Hell in a very narrow place

Posted by Fred Frailey
on Tuesday, September 22, 2009
I ran into Paul Kingma by serendipity, at Penny’s Diner in Bill, Wyo. Bill is where Union Pacific recrews its empty coal trains and sends them off to the Orin Subdivision mines to be loaded. Then the loaded trains are recrewed again before heading south to South Morrill, Neb. Paul (that’s him, on the left) said he is a Union Pacific engineer, so we spoke about the big derailment six miles to the south.

A loaded BNSF Railway coal train, CNAMCCM, from North Antelope Mine, had dumped 34 of its 130 cars in a confined cut, fouling all three main tracks. The previous evening, 14 hours after the accident, when I came upon the derailment, an armada of R. J. Corman Derailment Services and Hulcher Services employees had descended upon the site and just succeeded in opening Track 3. Now, the following morning, Track 2 was starting to take trains, too.

CNAMCCM was doing 37 mph, with light dynamic and air brakes applied, when a broken axle on the 37th car sent the train airborne. Kingma, on an empty UP train, was approaching CNANCCM from South Morrill. He felt lucky to be alive. “When we began leaving South Morrill, one of our rear DP [distributed power] units shut down,” he told me. “So I stopped five minutes for a guy from Mechanical to get it going. Had that not happened, I would have been adjacent to that train when it derailed.”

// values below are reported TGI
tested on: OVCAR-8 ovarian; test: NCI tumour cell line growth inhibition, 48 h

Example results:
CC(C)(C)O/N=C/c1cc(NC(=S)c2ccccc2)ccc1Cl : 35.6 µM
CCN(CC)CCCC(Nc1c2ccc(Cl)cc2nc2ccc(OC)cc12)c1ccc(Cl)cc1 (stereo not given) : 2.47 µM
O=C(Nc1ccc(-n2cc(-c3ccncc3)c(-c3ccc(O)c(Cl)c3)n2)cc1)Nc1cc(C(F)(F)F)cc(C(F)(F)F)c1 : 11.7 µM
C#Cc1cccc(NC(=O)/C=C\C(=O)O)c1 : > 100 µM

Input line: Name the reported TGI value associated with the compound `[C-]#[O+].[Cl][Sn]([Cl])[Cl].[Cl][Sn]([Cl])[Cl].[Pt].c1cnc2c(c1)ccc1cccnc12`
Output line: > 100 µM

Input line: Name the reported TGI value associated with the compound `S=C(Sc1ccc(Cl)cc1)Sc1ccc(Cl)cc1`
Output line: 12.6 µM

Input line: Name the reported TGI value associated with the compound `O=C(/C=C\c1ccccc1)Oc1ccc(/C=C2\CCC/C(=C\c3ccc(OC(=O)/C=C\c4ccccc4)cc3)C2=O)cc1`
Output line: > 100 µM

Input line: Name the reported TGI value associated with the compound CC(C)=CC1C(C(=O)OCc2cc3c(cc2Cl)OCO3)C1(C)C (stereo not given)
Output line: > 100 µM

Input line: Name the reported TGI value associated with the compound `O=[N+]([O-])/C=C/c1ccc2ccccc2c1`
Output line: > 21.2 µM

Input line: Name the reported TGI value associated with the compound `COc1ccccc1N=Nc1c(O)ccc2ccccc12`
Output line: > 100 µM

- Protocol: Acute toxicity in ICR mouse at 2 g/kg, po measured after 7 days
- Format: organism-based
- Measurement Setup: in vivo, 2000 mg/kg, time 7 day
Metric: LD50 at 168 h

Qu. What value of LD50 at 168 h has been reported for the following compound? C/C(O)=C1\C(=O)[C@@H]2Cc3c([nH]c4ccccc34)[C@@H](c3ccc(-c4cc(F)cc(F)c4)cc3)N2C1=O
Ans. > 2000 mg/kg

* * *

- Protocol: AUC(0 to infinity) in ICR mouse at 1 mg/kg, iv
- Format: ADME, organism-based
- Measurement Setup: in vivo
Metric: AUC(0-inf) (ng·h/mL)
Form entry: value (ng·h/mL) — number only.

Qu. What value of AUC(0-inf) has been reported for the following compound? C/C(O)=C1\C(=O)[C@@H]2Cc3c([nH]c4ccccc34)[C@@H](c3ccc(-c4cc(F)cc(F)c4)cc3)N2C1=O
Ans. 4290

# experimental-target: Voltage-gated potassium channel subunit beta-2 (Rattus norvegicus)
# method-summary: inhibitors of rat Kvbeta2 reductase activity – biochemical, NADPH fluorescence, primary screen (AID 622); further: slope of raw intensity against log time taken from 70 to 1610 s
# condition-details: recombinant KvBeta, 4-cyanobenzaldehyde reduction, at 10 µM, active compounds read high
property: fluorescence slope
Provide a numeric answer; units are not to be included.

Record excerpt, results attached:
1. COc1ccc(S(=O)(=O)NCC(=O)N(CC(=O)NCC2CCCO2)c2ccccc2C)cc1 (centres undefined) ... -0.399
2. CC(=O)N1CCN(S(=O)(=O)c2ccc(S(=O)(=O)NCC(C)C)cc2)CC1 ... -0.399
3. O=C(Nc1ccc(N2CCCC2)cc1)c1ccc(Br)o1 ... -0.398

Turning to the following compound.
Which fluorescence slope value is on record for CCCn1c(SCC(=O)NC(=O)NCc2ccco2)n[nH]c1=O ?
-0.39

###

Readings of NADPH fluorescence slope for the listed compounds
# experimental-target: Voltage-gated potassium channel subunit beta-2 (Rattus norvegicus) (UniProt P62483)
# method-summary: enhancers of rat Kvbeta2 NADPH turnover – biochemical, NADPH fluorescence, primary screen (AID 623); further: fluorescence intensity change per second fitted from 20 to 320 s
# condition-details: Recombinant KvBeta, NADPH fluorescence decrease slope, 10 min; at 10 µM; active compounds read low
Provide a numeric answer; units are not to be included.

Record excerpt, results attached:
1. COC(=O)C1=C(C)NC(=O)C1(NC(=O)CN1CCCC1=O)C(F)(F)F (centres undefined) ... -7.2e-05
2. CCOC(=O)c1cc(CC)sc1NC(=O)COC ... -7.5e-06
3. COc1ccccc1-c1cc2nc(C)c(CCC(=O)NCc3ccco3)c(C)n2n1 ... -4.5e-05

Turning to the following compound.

As it was, the derailment turned the green signal facing Kingma’s train to red, and he stopped a mile or so from the mishap and listened in his locomotive as the enormity of the accident revealed itself. “BNSF’s dispatcher was awesome,” Kingma said. “Never lost her composure, asked all the right questions, got help on the way immediately.”

No derailment is pleasant, but this one was a major disaster. Union Pacific’s lost access to all of its Powder River Basin coal mines (they are served by both UP and BNSF) for 24 hours. Dozens of UP trains per day are normally loaded. Even after Track 3 reopened, empty UP trains could only trickle past the wreckage. BNSF was less affected, because it can enter the Orin Subdivision from both the south (via Guernsey, Wyo.) or north (via Donkey Creek, near Gillette, Wyo.).

As I spoke to Kingma, a crowd of Corman employees entered the diner. They had worked in high wind and rain all night long and looked like war refugees. Leaving Bill, I drove south miles and miles beyond the derailment. For as far as I could see, a seemingly endless line of northbound trains, most of them Union Pacific’s, waited to creep forward. Then I turned around and drove north. At the accident site, a fuel truck resupplied all the Hulcher and Corman vehicles. From high on a windy hill, a BNSF foreman kept watch on the wreck crews and directed trains by the wreckage over the radio.

As I continued north, a couple dozen loaded UP and BNSF coal trains jammed every track at a BNSF storage yard (see the photo at left) and UP’s Bill crew-change yard and stretched on the main tracks for another 20 miles. Like their empty counterparts, they waited their turn. But it seemed that the emphasis was on getting empty trains past the derailment and into the mines.

The cost in ruined aluminum coal cars (all that I saw looked beyond repair), in scattered coal, in delayed trains and in cleanup expenses is in the millions. The amazing thing is that you could have a mess like this and not injure a single soul. Paul Kingma, you were one lucky guy. – Fred W. Frailey

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